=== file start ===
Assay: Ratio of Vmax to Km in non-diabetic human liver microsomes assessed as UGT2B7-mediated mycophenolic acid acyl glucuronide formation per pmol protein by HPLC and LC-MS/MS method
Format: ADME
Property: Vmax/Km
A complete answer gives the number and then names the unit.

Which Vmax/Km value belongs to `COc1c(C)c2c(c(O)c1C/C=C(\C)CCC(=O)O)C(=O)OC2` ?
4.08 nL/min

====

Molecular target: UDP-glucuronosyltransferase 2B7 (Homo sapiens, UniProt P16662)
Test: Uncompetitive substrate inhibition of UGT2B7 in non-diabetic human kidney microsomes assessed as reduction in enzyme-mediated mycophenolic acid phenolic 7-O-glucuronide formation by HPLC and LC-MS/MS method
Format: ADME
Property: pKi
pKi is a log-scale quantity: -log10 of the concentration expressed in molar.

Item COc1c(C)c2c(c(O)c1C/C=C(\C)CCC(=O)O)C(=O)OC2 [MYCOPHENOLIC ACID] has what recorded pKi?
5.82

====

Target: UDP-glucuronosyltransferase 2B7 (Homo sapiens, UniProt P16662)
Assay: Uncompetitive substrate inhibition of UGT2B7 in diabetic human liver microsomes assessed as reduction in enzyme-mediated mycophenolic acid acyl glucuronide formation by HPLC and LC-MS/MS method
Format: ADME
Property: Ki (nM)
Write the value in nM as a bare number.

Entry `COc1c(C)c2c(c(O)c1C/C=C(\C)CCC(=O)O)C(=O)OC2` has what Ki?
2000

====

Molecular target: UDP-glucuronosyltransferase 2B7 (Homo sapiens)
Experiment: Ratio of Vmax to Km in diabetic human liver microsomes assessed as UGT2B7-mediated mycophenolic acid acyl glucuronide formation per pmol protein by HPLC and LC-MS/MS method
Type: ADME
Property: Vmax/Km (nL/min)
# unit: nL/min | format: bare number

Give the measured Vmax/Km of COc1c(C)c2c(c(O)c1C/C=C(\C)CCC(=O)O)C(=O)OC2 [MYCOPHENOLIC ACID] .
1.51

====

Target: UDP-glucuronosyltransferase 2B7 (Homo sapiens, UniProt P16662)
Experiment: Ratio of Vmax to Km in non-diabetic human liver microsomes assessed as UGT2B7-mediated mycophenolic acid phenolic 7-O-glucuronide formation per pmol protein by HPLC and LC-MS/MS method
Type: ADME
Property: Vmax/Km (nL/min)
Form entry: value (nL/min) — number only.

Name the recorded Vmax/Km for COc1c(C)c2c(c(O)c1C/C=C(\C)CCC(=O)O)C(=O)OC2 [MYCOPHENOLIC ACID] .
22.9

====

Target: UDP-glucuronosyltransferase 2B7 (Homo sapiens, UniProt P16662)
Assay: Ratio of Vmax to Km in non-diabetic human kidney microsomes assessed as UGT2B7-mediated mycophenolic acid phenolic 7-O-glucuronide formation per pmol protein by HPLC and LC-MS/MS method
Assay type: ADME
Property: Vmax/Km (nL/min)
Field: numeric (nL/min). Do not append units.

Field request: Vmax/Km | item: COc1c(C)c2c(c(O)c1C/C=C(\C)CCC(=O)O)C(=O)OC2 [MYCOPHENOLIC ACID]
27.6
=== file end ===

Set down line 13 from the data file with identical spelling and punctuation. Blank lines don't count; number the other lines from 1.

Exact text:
Item COc1c(C)c2c(c(O)c1C/C=C(\C)CCC(=O)O)C(=O)OC2 [MYCOPHENOLIC ACID] has what recorded pKi?